Yesterday was a fabulous bright and glowing day. How easy it is to spend every hour of every day working and worrying, looking after people, driving up and down the country, baking, gardening, shortening curtains, making jam, working through the endless to do list. Sometimes you just need to walk away from it all. Yesterday was the anniversary of my mother's death. It was a good day to look up, to breathe, to pull on our boots, lock the door and to set off over the hills and far away.
Up the hill from our house, the Clwydians were bright in the sun. It takes half an hour to get to the top, walking first a lane and then a rough track, gaining height with every step.
On a clear day you can see forever, across to Snowdonia and right down the Vale of Clwyd to the sea. Yesterday was as clear as could be, with tiny puffs of riding cloud.
See what the wind does up here. It was still and calm as we came out onto the top but the hawthorn tree is always windblown, sculpted by the wind so that it leans away from the imagined gale even on the stillest day.
We walked out along the Clwydian Way, hugging the side of hill below the ridge, looking out across the Vale.
Up here you need to be hardy, although these cattle looked rather teddy bear-like close up.
Can you get any hardier than this little holly, growing determinedly in the top of a gate post? One day the post will rot away and there will be a tree in its place, even after the metal gate has fallen.
There are sheep up here too although I don't think they should be on our side of the fence. As Ian approached them they skittered away, their little black ears held upright and their black tails swinging.
And all the way along the track, this view spreading out and away under the sun. Black crows flew and sparrows fluttered in the hawthorns.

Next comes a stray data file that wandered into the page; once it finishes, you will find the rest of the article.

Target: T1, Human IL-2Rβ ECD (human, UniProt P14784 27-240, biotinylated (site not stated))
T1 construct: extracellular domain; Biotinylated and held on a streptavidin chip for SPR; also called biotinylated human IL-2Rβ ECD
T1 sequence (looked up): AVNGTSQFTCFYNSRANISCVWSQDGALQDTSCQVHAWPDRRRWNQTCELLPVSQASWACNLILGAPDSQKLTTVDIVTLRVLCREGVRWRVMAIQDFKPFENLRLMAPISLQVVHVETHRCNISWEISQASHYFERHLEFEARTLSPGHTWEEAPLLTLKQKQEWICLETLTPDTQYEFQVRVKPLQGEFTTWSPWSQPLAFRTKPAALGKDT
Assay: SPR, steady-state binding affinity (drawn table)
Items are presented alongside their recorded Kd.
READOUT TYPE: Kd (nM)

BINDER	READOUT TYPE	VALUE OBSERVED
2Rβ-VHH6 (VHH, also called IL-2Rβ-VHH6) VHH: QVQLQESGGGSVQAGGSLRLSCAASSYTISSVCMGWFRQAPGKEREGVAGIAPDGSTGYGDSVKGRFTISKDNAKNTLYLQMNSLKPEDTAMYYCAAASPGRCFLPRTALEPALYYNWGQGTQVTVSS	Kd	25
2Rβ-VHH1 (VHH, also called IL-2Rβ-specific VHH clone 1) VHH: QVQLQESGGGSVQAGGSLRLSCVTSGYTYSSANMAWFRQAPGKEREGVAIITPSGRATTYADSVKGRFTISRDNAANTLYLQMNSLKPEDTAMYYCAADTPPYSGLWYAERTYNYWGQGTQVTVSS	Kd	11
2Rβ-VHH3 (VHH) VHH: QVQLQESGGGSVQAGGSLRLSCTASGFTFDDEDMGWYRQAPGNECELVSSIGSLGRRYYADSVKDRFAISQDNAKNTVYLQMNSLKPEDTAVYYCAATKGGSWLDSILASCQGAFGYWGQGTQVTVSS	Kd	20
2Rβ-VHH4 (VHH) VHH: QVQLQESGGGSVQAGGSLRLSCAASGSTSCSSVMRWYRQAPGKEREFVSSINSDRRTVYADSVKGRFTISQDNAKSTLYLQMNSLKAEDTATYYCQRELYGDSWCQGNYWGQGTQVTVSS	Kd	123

The walk changes. We left the Clwydian Way and headed off up into Llangwyfan Forest, walking between towering pines which cling to the hillside.
At the top of the track you look across to Moel Arthur, one of a string of Iron Age hillforts along the ridge. I love the moment when you leave the trees behind and see the bare hills spreading away along southwards towards Llangollen.
You can just see the dome of Moel Arthur, the dark heathery smudge on the summit of the hill across the valley.
Reach the little car park below Moel Arthur and then start to climb, following the Offa's Dyke Path. This path runs the length of Wales from Chepstow in the South to Prestatyn in the North. I walked it all a few years ago and loved it all but the section which tramps across our hills is one of the best bits. Call me biased if you like. It is very near home!
And now we had turned back North and we were walking home, up high on Penycloddiau, with the springy turf under our feet and the views spreading out on either side: west to Snowdonia and east to the Dee Estuary and, on a day as clear and diamond bright as this, all the way to Liverpool.
Mum would have been glad to know we were out together in the sun, watching the buzzards soar, looking to this day.